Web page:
The covfefe meme produced a variety of follow-up effects in culture, language, and business. While marking the first anniversary of the covfefe tweet in May 2018, a USA Today article noted: "But did the president know what he had wrought on U.S. culture? The memes. The songs. The jokes."[22]

In language and politics[edit]

The Urban Dictionary quickly added an entry for "covfefe" on the day of the tweet, defining it as follows: "It literally means covfefe."[23] The popular word game Words with Friends added "covfefe" to its dictionary in June 2017.[24] announced that "covfefe" topped its list of 'unmatched queries' in October 2017 and continued to have the most user searches for a word without an entry.[25] Brewer's Dictionary of Phrase and Fable added an entry for "covfefe" to its 20th edition in October 2018.[26]

Lake Superior State University included "covfefe" in its '43rd annual List of Words Banished from the Queen's English for Misuse, Overuse and General Uselessness' in December 2017. The university's spokesperson noted that the word "became shorthand for a social media mistake".[27]

"Covfefe" now often invokes when public figures, businesses, and organizations discuss gaffes in public discourse. Among Trump's subsequent misspellings and mis-speakings, "text massages",[28] "President Of The Virgin Islands",[29] "the oranges of the investigation", "smocking gun",[30] "hamberders",[31] "Melanie",[32] "Prince of Whales",[33] "global waming",[34] "hustory",[35] and others compare in the media to the covfefe tweet.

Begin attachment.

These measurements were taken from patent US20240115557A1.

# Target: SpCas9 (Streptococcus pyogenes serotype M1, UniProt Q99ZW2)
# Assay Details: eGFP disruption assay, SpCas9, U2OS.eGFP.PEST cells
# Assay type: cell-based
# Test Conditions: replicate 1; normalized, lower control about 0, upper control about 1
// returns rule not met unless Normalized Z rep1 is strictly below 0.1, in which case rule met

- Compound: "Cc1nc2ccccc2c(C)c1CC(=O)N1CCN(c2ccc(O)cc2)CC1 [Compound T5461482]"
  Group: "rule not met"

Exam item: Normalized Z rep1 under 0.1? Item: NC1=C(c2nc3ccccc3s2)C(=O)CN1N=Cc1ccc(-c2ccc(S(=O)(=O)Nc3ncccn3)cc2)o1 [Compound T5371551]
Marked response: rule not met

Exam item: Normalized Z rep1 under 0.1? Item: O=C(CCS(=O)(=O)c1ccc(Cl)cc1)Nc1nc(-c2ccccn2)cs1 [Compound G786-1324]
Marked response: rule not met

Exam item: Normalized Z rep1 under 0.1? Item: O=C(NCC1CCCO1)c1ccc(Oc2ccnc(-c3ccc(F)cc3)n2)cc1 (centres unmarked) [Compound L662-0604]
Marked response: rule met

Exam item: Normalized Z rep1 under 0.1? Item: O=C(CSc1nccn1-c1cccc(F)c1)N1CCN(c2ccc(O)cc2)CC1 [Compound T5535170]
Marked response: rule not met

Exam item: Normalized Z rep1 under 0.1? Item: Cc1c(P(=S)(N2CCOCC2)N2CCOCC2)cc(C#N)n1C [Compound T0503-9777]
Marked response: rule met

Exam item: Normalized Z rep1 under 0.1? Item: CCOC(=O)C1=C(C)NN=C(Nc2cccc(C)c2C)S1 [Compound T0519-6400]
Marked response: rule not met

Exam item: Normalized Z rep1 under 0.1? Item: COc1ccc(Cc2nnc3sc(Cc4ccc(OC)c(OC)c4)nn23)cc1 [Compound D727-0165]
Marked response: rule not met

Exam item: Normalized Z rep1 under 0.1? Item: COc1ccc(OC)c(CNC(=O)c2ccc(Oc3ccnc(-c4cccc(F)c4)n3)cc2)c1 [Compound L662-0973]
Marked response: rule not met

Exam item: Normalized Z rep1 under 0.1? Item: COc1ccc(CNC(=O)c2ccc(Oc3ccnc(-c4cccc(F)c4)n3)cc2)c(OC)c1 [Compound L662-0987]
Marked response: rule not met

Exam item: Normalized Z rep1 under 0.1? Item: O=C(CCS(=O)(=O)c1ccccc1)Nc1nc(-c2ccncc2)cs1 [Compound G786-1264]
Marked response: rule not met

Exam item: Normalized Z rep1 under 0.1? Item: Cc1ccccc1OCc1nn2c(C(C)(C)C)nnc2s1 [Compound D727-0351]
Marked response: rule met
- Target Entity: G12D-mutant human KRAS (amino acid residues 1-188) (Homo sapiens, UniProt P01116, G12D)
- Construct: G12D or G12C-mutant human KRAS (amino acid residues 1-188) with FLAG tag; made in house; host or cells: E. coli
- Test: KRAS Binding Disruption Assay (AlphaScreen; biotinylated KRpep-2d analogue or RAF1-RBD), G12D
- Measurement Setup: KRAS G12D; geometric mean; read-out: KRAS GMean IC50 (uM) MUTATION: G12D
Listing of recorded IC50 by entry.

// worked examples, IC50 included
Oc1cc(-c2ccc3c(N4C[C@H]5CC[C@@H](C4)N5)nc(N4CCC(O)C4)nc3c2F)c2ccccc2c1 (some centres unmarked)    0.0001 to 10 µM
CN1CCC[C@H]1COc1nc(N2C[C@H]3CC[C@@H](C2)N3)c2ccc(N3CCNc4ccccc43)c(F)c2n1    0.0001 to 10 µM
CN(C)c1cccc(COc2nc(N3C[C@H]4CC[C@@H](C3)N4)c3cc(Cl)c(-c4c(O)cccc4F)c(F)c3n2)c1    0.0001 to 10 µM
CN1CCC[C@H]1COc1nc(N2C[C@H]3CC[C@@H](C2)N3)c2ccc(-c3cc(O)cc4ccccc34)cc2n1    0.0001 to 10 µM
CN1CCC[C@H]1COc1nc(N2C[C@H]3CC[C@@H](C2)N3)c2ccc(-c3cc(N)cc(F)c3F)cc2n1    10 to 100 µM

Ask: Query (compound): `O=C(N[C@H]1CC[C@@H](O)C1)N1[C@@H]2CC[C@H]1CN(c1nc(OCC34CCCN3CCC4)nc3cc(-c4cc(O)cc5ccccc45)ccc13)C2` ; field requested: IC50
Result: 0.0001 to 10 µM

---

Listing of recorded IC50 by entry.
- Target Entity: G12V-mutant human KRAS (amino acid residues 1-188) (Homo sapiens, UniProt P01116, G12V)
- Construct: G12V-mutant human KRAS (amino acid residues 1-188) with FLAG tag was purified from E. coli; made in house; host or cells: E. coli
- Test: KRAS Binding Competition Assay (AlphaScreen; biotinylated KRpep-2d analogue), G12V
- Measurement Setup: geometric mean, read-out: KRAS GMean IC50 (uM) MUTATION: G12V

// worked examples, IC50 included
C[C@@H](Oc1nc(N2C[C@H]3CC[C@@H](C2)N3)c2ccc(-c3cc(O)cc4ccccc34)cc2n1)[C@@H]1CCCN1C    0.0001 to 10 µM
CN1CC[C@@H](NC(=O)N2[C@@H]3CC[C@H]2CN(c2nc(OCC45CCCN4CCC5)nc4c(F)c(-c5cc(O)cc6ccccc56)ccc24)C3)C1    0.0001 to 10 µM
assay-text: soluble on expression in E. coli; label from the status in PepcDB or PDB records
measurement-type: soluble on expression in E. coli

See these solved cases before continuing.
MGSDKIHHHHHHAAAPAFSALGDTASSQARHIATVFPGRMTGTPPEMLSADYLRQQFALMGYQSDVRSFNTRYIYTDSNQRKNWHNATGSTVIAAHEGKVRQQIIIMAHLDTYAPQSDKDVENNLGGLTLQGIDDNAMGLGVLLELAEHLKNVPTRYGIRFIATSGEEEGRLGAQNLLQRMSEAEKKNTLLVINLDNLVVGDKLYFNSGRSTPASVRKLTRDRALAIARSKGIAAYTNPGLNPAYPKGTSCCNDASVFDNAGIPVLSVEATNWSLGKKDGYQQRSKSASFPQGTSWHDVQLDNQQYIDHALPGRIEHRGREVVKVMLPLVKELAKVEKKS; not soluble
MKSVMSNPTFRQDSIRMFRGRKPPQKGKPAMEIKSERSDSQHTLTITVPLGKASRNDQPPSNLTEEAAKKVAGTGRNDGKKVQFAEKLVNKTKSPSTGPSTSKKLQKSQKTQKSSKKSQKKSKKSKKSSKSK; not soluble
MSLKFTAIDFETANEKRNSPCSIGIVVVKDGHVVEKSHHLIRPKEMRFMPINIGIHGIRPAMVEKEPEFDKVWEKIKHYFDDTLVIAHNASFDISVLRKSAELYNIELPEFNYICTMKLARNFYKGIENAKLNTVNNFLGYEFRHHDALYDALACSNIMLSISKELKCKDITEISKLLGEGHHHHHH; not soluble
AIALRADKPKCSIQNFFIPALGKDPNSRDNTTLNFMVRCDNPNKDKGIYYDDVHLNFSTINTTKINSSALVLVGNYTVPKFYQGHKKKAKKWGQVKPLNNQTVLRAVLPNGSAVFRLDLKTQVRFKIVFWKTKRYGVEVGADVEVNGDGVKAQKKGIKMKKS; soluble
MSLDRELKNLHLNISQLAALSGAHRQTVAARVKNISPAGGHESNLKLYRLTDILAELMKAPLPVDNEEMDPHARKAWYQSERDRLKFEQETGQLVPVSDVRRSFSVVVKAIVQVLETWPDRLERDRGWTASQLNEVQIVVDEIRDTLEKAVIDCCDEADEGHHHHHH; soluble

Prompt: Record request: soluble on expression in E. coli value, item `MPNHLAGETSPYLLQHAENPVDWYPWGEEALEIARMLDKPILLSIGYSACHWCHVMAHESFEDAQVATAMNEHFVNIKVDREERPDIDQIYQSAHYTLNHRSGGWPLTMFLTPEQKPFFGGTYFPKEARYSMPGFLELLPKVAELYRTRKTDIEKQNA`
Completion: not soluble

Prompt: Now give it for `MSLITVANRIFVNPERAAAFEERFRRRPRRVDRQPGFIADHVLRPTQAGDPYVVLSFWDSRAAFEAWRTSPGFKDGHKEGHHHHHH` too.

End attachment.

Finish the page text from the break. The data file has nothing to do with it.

Protester holding a 'Truth not "Covfefe"' sign.
A protester holding a 'Truth not "Covfefe"' sign.

Gaffes by Joe Biden,[36] McDonald's,[37] India's Ministry of Finance,[38] Philippines President Rodrigo Duterte,[citation needed] Indian writer and politician Shashi Tharoor,[39] British journalist Andrew Marr,[40] former President of Russia Dmitry Medvedev,[41] and Burger King[42] also evoked comparisons to covfefe in the media.

Other uses of "covfefe" involve word play on similarity with the word "coffee".[43] Examples include a coffee shop called "Covfefe Café",[44] a beer called "'No Collusion' Russian Imperial Coffee 'Covfefe' Stout",[45] various covfefe coffee drinks,[46][47] an alcoholic coffee cocktail "Covfefe",[48] a coffee and tea ad by Amul,[49] a pro-Trump coffee brand "Covfefe Coffee", etc.[50]

Anti-Trump protesters at various events also use signs featuring variations on the covfefe theme.[51][52][53]

Journalist Tom Nicholson put covfefe as number one in a top-five list of Donald Trump's "linguistic triumphs" in a December 2018 article for Esquire, with the story's byline being "It's hard to imagine a dictionary without 'covfefe' in it now."[54]

In law[edit]

U.S. Representative Mike Quigley introduced H.R.2884, "The Communications Over Various Feeds Electronically for Engagement Act (COVFEFE Act)" on June 12, 2017.[55] It would require the National Archives to preserve and store social media posts by the President of the United States. The bill referred to the House Committee on Oversight and Government Reform on the same day but saw no further congressional action.[56]

In business and commerce[edit]